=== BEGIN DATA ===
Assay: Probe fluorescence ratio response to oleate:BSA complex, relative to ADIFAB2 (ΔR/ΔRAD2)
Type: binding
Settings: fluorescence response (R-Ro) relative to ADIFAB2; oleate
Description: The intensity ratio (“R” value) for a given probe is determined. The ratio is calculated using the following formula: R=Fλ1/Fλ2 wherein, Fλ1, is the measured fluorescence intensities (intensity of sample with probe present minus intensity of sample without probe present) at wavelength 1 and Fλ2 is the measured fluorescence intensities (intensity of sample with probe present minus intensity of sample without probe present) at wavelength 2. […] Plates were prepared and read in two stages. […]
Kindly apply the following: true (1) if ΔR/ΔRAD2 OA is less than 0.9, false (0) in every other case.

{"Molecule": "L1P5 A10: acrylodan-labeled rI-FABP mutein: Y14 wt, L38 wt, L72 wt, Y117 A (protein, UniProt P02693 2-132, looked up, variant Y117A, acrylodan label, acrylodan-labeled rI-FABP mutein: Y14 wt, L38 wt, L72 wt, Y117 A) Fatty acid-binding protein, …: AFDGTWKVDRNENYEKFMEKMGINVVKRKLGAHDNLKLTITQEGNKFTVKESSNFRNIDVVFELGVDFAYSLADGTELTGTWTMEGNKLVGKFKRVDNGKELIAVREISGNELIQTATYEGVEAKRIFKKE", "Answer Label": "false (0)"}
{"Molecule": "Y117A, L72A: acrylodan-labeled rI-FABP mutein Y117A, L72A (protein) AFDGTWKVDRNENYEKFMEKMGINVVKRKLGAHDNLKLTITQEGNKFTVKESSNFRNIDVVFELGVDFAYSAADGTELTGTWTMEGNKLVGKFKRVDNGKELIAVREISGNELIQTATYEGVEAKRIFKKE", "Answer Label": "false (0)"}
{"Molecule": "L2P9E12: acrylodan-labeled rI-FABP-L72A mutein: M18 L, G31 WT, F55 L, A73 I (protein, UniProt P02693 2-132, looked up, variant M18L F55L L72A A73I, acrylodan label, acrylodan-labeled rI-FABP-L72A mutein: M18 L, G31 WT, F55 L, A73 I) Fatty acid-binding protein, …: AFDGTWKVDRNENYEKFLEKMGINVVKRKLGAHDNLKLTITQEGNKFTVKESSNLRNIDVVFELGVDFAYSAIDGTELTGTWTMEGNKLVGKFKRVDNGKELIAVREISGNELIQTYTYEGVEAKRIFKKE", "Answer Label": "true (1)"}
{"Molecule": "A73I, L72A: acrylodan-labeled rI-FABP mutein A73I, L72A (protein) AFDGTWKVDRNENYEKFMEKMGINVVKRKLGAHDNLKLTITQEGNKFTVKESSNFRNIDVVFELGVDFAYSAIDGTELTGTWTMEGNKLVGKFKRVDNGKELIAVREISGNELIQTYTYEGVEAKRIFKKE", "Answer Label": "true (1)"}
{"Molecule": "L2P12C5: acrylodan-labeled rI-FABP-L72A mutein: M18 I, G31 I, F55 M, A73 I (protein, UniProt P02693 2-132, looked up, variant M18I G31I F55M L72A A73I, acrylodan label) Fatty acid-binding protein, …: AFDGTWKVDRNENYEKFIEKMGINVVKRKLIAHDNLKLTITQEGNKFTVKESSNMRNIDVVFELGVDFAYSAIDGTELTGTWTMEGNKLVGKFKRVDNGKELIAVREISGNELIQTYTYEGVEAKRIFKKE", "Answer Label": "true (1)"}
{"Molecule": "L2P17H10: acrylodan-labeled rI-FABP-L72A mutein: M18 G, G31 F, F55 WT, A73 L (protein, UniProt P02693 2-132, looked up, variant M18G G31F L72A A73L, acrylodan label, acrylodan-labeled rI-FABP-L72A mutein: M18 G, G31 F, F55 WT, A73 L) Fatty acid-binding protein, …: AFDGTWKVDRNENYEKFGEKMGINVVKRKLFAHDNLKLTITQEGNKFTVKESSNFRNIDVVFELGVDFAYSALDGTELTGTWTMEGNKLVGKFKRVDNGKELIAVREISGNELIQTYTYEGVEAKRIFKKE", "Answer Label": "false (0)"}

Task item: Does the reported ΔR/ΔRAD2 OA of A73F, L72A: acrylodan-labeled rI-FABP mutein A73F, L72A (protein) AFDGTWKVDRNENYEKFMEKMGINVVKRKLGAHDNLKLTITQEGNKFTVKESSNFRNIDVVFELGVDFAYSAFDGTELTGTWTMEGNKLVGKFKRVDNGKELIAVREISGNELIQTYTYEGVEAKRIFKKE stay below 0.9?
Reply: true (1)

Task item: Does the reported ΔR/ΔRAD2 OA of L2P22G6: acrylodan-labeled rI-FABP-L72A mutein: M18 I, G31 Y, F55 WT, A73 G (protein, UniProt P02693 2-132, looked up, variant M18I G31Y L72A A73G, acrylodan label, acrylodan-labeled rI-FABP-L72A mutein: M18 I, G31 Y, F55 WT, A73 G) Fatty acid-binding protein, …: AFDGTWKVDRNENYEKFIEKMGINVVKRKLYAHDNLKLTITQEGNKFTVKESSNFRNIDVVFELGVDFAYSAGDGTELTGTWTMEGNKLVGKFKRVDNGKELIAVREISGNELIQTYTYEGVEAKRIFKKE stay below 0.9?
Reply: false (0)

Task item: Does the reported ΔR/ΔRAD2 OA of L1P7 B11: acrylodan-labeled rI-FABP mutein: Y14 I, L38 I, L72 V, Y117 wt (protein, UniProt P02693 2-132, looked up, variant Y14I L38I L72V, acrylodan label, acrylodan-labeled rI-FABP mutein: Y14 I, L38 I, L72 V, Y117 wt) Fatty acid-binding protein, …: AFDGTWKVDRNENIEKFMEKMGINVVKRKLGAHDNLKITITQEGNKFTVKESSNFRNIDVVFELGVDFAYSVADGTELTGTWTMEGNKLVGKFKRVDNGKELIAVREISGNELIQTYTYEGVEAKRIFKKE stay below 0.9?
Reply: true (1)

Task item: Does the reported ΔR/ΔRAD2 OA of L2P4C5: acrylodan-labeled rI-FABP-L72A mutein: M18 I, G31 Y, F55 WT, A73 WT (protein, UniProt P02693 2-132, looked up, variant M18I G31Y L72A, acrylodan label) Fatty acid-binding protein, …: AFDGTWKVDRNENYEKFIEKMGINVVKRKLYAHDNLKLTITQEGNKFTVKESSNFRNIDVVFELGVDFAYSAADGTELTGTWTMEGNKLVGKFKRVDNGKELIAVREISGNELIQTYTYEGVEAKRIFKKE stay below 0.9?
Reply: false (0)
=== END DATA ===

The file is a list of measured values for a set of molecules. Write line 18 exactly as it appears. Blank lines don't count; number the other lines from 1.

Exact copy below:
Task item: Does the reported ΔR/ΔRAD2 OA of L2P4C5: acrylodan-labeled rI-FABP-L72A mutein: M18 I, G31 Y, F55 WT, A73 WT (protein, UniProt P02693 2-132, looked up, variant M18I G31Y L72A, acrylodan label) Fatty acid-binding protein, …: AFDGTWKVDRNENYEKFIEKMGINVVKRKLYAHDNLKLTITQEGNKFTVKESSNFRNIDVVFELGVDFAYSAADGTELTGTWTMEGNKLVGKFKRVDNGKELIAVREISGNELIQTYTYEGVEAKRIFKKE stay below 0.9?